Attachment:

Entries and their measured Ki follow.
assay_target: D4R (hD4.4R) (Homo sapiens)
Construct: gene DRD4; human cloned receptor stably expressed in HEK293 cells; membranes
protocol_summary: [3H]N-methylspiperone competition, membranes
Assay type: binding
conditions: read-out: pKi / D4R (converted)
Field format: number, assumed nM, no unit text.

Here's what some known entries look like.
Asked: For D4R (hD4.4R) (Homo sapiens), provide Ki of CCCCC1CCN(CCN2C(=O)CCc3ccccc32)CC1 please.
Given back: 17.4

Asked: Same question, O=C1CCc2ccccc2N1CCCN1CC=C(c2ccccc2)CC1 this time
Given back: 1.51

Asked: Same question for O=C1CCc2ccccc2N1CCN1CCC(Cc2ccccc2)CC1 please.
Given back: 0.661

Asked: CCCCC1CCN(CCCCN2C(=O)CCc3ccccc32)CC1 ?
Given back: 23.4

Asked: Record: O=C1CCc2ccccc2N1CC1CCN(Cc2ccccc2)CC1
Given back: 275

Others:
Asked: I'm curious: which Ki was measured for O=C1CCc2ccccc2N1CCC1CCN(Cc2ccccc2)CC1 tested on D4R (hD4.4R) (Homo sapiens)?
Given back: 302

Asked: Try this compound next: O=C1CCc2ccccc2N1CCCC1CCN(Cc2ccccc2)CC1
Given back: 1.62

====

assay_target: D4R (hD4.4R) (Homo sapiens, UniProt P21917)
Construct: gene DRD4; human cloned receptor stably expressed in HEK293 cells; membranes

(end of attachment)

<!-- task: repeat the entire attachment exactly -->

Entries and their measured Ki follow.
assay_target: D4R (hD4.4R) (Homo sapiens)
Construct: gene DRD4; human cloned receptor stably expressed in HEK293 cells; membranes
protocol_summary: [3H]N-methylspiperone competition, membranes
Assay type: binding
conditions: read-out: pKi / D4R (converted)
Field format: number, assumed nM, no unit text.

Here's what some known entries look like.
Asked: For D4R (hD4.4R) (Homo sapiens), provide Ki of CCCCC1CCN(CCN2C(=O)CCc3ccccc32)CC1 please.
Given back: 17.4

Asked: Same question, O=C1CCc2ccccc2N1CCCN1CC=C(c2ccccc2)CC1 this time
Given back: 1.51

Asked: Same question for O=C1CCc2ccccc2N1CCN1CCC(Cc2ccccc2)CC1 please.
Given back: 0.661

Asked: CCCCC1CCN(CCCCN2C(=O)CCc3ccccc32)CC1 ?
Given back: 23.4

Asked: Record: O=C1CCc2ccccc2N1CC1CCN(Cc2ccccc2)CC1
Given back: 275

Others:
Asked: I'm curious: which Ki was measured for O=C1CCc2ccccc2N1CCC1CCN(Cc2ccccc2)CC1 tested on D4R (hD4.4R) (Homo sapiens)?
Given back: 302

Asked: Try this compound next: O=C1CCc2ccccc2N1CCCC1CCN(Cc2ccccc2)CC1
Given back: 1.62

====

assay_target: D4R (hD4.4R) (Homo sapiens, UniProt P21917)
Construct: gene DRD4; human cloned receptor stably expressed in HEK293 cells; membranes